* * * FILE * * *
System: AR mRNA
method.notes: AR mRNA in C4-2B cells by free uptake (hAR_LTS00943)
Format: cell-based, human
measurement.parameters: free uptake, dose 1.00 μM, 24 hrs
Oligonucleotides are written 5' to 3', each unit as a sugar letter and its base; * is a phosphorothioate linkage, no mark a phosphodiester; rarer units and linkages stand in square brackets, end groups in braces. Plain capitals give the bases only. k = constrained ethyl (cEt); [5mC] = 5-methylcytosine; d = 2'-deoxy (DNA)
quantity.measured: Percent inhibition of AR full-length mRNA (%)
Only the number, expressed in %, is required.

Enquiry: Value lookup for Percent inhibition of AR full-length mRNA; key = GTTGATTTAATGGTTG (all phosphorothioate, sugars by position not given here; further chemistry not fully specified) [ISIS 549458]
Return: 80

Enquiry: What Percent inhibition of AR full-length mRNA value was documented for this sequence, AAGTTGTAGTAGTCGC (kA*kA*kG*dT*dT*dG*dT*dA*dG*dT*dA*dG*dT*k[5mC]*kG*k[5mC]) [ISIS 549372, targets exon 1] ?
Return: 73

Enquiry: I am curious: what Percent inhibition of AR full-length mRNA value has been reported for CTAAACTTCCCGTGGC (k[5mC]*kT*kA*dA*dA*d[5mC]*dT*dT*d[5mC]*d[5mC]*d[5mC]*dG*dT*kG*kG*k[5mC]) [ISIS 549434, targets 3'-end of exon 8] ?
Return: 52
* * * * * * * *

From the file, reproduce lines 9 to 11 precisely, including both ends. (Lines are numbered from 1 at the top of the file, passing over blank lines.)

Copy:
Return: 80

Enquiry: What Percent inhibition of AR full-length mRNA value was documented for this sequence, AAGTTGTAGTAGTCGC (kA*kA*kG*dT*dT*dG*dT*dA*dG*dT*dA*dG*dT*k[5mC]*kG*k[5mC]) [ISIS 549372, targets exon 1] ?
Return: 73